Asked prior to sentencing how he got into law enforcement, Harmon-Wright, a former U.S. Marine who did a tour in Iraq post 9-11, said he wanted to continue to serve after he got out of the military.
"I missed the service, but had enough of the war," he said.
Harmon-Wright said he heard about the opening at the Culpeper PD in 2006 through his mother, administrative secretary to the police chief at the time. Friday, he described his colleagues at the police department as dedicated and professional saying it was "a thrill" to serve the community as part of the force. He added that after the events of Feb. 9, 2012 that he would never consider a job in law enforcement again — as a convicted felon Harmon-Wright would be ineligible to work in law enforcement or own a firearm. His lawyer said he would consider appealing the conviction.
"That day was absolutely horrible," Harmon-Wright, crying, told the jury prior to sentencing. "I am depressed all the time."
He said he spent "every waking second of every day" reflecting on Cook's death before sitting down next to his attorney, heaving with sobs and covering his face with his hands.
Harmon-Wright's buddy from the Marines, Brendon King, took the stand prior to sentencing as well saying the defendant "is an outstanding Marine," a calm, consummate professional in battle. King said Harmon-Wright was "heart-broken" after killing Cook.
"He was emotionally distraught by what happened. He was in shock. During the war, we were exposed to some bad stuff, but never had to kill someone," King said.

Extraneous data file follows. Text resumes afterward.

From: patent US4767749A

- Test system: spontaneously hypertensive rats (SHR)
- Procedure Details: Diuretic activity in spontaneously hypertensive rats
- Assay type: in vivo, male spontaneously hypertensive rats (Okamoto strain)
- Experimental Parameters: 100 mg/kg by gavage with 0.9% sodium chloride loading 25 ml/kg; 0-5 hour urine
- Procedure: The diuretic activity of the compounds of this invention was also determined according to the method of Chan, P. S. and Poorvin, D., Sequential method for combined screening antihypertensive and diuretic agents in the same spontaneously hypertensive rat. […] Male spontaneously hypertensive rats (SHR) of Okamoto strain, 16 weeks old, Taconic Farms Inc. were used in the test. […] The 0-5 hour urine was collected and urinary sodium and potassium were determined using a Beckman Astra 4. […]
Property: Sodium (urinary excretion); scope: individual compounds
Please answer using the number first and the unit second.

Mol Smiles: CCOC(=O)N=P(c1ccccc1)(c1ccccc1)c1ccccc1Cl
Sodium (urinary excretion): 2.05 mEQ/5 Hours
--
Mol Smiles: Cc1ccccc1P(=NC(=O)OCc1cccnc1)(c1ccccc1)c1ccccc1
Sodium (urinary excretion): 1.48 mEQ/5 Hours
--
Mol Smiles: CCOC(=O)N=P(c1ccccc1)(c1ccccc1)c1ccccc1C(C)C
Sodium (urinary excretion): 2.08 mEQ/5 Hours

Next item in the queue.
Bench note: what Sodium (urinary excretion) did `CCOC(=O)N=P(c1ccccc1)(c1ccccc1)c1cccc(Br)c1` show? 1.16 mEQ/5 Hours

The jury also heard Friday from Harmon-Wright's wife, Dyanne Estes Wright, appearing emotionally broken and inconsolable, her testimony at times indecipherable. She cried the entire time on the stand saying her husband "has just been punished so much from this event."
"We lost everything we worked so hard for," Mrs. Wright said.
She said she and their 17-month-old son had been living away from Harmon-Wright since September with family in California.
"It's been really, really hard seeing our son be punished," she said.
The commonwealth, in putting on pre-sentencing evidence Friday, submitted photos of Cook from her life. The Culpeper woman reportedly loved young people though she had no children of her own. Cook was active in the children's ministry at Culpeper United Methodist Church and an avid crafter. She lived with husband Gary Cook in a small apartment outside of town. Mr. Cook died of natural causes in the apartment seven months after his wife was killed.
"This act was done by a person who was in a position of trust," Fisher said Friday prior to sentencing. "He betrayed that trust," he said adding that the unlawful killing "puts a black mark on the honorable profession of those who seek to protect and serve."
"This was a real human being who lost her life, a real member of your community," Fisher told the jury, holding up the photos of Cook.